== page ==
UCR

Chancellor's Friday Letters



Special Edition: Advocating for Funding


Special Edition: Advocating for Funding

June 2, 2010

Dear Friends,

“One lap to go, running on empty and someone bearing down on his tail.”

This quote illuminates the status of the University of California’s quest for the upcoming year’s state funding. Fiat Lux, indeed.

In actuality the quote above is from an Associated Press story about the victor of this past Sunday’s running of the Indianapolis 500, Dario Franchitti; this race is a fitting metaphor for us.

I write this Friday Letter Special Edition seeking your involvement as advocates for the University once again, because the stakes for California’s future are too high if we come up short in our race for adequate resources.

Higher education’s advocacy efforts are, so far, paying off in the state budget process as the University of California is today in a favorable position for the remaining laps. Rather than having to weave our way through traffic we find ourselves toward the front of the pack – just as Franchitti was when started in Row 1 on Sunday – as a key contender in the race for scarce state resources.

Governor Schwarzenegger’s May revision of his 2010-11 budget request to the legislature proposes restoration of $305 million that was cut from the University’s operating budget on a “one-time” basis in 2009-10. It requests $51 million to cover a portion of our unfunded student enrollments. The Governor also proposes full funding for the Cal Grant program, which is critical to preserving affordability for many of our students.

On the capital building side of the budget, the Governor proposes $355 million in capital construction bond funds for facilities projects on several UC campuses. These projects would stimulate private-sector job creation and take advantage of current low construction costs while also addressing a number of pressing facilities needs.

In order to close a $19 billion state budget gap, however, the Governor’s revised budget includes cuts in many other areas of the state budget. UC is competing for scarce resources in a field of worthy and important programs.

This is where your advocacy comes in.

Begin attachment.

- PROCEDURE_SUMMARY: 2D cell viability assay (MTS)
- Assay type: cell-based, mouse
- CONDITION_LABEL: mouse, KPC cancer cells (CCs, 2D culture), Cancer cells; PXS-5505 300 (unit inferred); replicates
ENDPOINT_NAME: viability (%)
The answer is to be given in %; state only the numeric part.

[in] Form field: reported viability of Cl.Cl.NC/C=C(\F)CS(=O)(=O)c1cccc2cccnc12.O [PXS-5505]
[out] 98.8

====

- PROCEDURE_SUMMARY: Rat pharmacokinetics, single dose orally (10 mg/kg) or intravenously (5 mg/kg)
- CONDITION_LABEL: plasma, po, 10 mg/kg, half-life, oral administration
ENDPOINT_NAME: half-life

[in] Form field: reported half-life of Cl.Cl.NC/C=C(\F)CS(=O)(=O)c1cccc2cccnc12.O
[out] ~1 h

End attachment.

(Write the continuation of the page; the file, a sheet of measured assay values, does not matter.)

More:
The May Revision is only one lap – albeit an important lap – in the state budget process. The Legislature must develop its own spending proposal, and the Governor and Legislature must agree on a final budget. Already, some members of the Legislature have expressed their opposition to some of the deep cuts in social services proposed in the May Revision.

It is up to us to ensure that lawmakers continue to have, top-of-mind, the compelling evidence that an investment in UC is an investment in the people and programs that drive the state’s prosperity, now and in the long term. We must continue pressing the case for supporting the quality and competitiveness of the University of California.

Returning to the race metaphor, UC has launched an e-advocacy campaign – a campaign that today has us in the front row of the Governor’s priority list. Indeed, over the 94 years in the Indy 500 the race winners started in the first two front rows 63% of the time. Now it is up to us to ensure that we stay at the front. UC’s advocates need to be part of a well-trained pit crew, contacting legislators, writing letters to the editor, and having honest discussions with their neighbors and friends about the value UC brings to California.

A successful finish in the budget race would result in providing access to all qualified Californians, limiting future fee increases for our students, and sustaining the Cal Grants program for students with economic need. It would allow us to provide sufficient classes to meet demand, so that students can graduate in a timely fashion. And it would allow us to recruit and retain our world-class faculty and staff by ending the hurtful furloughs, temporary layoffs, and reductions in time for our employees.

It also means UC can continue to play its vital role in creating jobs, advancing technology, and serving as a key economic driver for the state of California.

A win for UC is a win for all of us.

I encourage you to become involved in advocating, as a private citizen, for the University of California’s budget needs. Please join the UCR advocacy network at http://www.ucforcalifornia.org/riverside/home/ . This site provides a way of communicating your support for public higher education to your elected representatives in Sacramento.

In addition, yard signs encouraging support and advocacy of UCR have been generously donated to help spread the message. Ask for your sign by calling 951-827-5184.

Thousands of you answered my last call for help several months ago. I ask your indulgence to do so again.

When the checkered flag drops, we want higher education to be in the winner’s circle.

My many thanks,

Tim

Tim White, Chancellor

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